As baseball season approached, I thought it would be a good idea to review once again physician and medical practice write-offs for meal and entertainment expenses. However, we know what has happened to baseball season. Let that not stop us – again here is a brief overview.
As you know, entertainment expenses are not deductible. Tax reform axed this break, starting with 2018 returns. So, no writing off show tickets, hunting or fishing trips, golf greens fees, sporting events, or similar things. Food and drinks usually aren’t entertainment, the IRS says in newly issued proposed regulations that closely mimic guidance in a 2018 IRS notice.
Client, patient, and employee business meals are still generally 50% deductible, but certain rules must be met. The expense must be ordinary and necessary, incurred in the taxpayer’s trade or business, and can’t be lavish or extravagant. The taxpayer or an employee must be present, with the meal and drinks furnished to current or potential customers, employees, clients, agents, or professional advisers. If a taxpayer meets a client for dinner and talks business, half the cost is deductible. Ditto if a manager takes an employee to lunch to discuss the employee’s annual review.
Even meals at an entertainment venue are 50% deductible in some cases. The food and beverages must be purchased separately from the entertainment’s cost or stated separately on a receipt or invoice. For example, half the cost of hots dogs and beer at a baseball game is deductible if bought separately from the tickets. Contrast this with a situation when one invites a business associate to a game in a private suite with access to food and beverages. If the cost of the tickets includes the food or beverages on the invoice, then nothing is deductible. If however, the invoice or receipt separately states the cost of the refreshments, then the tickets aren’t deductible, but 50% of the food and beverage cost is.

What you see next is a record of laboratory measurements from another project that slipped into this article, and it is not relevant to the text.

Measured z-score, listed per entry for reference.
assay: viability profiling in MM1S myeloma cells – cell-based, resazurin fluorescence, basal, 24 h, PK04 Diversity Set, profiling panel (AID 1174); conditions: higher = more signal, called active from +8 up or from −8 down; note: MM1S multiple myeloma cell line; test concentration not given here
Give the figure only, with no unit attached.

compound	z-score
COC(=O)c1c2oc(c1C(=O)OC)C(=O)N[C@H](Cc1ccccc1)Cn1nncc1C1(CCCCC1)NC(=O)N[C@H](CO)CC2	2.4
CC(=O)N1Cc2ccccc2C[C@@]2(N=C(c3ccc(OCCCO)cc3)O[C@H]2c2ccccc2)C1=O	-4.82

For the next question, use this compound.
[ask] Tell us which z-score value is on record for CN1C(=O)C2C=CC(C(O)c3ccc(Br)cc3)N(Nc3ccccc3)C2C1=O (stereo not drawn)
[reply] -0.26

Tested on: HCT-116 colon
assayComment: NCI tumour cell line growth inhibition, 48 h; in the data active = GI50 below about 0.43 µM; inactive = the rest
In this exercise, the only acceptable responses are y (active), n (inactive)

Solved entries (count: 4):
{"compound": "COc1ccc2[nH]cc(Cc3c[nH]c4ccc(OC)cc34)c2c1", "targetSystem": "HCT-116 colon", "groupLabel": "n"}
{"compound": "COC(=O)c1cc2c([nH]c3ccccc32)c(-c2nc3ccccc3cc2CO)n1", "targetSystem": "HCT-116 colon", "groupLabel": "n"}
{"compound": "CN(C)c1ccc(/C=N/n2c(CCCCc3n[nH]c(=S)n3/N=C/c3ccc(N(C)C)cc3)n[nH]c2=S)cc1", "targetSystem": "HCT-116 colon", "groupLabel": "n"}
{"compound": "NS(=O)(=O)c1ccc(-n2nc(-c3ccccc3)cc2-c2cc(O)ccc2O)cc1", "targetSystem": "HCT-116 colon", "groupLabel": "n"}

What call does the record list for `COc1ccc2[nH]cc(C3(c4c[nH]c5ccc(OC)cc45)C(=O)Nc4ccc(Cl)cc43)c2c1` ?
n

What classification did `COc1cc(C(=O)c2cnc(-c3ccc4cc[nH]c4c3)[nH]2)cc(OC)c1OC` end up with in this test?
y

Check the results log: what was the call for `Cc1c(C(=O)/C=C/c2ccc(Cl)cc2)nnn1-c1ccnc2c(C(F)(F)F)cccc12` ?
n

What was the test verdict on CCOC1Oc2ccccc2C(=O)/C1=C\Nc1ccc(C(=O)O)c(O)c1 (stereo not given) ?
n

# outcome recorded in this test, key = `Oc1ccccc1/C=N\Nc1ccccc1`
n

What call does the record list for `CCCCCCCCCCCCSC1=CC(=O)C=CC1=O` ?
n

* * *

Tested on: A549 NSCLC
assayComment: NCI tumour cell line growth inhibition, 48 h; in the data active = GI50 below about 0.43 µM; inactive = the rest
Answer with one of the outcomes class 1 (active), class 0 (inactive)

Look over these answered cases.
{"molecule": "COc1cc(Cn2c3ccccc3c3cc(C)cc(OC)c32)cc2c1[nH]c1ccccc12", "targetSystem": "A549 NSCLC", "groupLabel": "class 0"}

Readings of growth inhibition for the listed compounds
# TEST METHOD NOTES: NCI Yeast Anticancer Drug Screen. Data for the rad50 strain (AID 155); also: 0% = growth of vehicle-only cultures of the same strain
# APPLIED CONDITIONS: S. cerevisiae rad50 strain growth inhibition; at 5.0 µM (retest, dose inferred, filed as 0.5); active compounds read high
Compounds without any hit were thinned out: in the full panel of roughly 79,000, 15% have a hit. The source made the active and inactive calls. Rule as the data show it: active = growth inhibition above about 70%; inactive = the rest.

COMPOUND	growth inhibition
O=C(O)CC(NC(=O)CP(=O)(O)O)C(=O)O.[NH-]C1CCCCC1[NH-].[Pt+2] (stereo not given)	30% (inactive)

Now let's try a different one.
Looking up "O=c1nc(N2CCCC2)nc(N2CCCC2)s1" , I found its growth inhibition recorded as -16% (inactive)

Employee meals on business travel remain 50% deductible by the employer and are subject to the substantiation requirements. There generally is no deduction for the cost of meals of spouses or children who may be traveling with the employee.
Holiday parties are fully deductible. The same goes for annual picnics, summer outings, and similar activities that are primarily for the benefit of employees. Ditto for the cost of food made available to the public, even if employees also indulge. Think refreshments provided by real estate agents at an open house or complimentary donuts and coffee in an auto service center’s waiting area.
But the cost of free snacks in an employee break room is 50% deductible. Limits are placed on meals at an employer-operated, on-premise eating facility, such as a cafeteria that provides free food to employees. If the meals are excluded from the employee’s income as meals provided for the convenience of the employer, then the write-off is subject to a 50% bite. After 2025, the cost is disallowed in full. If the food and beverages don’t meet the definition of a de minimus fringe benefit and are instead employee compensation, the employer can fully deduct the cost.
We might not be attending a baseball game anytime soon, but reach out of you have questions about physician and medical practice write-offs for meals and entertainment.
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